Continuing, and as a further example of the LAN controller status-keeping operation of the IOP-maintained state machine, refer now to table 3 which illustrates state 3 of the state diagram (FIG. 2): LAN controller 26 is still the primary data path between the processing system 12 and the LAN hubs 32, 34, but the LAN controller 28 is no longer a backup, and is designated unpaired. Assume now that either one of events 1 or 2 occur: LAN controller 28 begins reporting receipt of heartbeat message packets from LAN controller 26 (event 1), or LAN controller 26 reports receiving heartbeat messages from the LAN controller (B). Either occurrence indicates that the LAN controller 28 and/or its network connections are functioning properly. As Table 3 shows, the action taken by either of these occurrences is to report them to the controlling IOP 52, causing a change in state to state 1. (LAN controller 26 continues to be the primary connection to the network 10, but the status of the LAN controller 28 changes from unpaired to backup.) The remaining events of any of the tables 1-5 can be similarly interpreted, with reference to the six events that are identified above that can occur, and the actions that are taken as a result of the occurrence of those events, depending upon the particular state of the state machine.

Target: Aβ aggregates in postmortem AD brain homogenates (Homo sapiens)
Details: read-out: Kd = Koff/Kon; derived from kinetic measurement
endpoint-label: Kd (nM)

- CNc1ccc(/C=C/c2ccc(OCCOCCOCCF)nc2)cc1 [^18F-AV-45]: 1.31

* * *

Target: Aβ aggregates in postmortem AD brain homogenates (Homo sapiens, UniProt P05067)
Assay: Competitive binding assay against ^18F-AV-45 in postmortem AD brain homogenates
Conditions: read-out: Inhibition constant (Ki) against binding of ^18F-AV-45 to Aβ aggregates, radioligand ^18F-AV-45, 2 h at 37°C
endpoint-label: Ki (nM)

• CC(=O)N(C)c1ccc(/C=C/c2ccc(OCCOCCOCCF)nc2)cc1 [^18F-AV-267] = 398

Note that as a result of the continuous status tracking capability provided by IOP-maintained state machine, the IOP 52 is able to reconfigure which LAN controller 26, 28 will be the primary connection to the network 10, and which will be backup as situations change. And, as will become evident below, this is all done in a manner that is transparent to the rest of the network. For example, assume that after initial selection of the LAN controller 26 and the primary, and LAN controller 28 the backup, the controlling IOP 52 notes that either LAN controller 28 begins reporting receipt of only MAC message packet traffic (i.e., no heartbeat message packets are being received from LAN controller 28-occurrence 4), or the LAN controller 26 reports silence (occurrence 5). As the state diagram (FIG. 2) and Table 1 indicate, either of these occurrences will cause the state machine to move from state 1 to state 4 in which LAN controller 26 is designated as unpaired, and LAN controller 28 now becomes the primary connection to the network 10. The IOP 52 will see to it that all further communications with the network 10 are conducted through the LAN controller 28.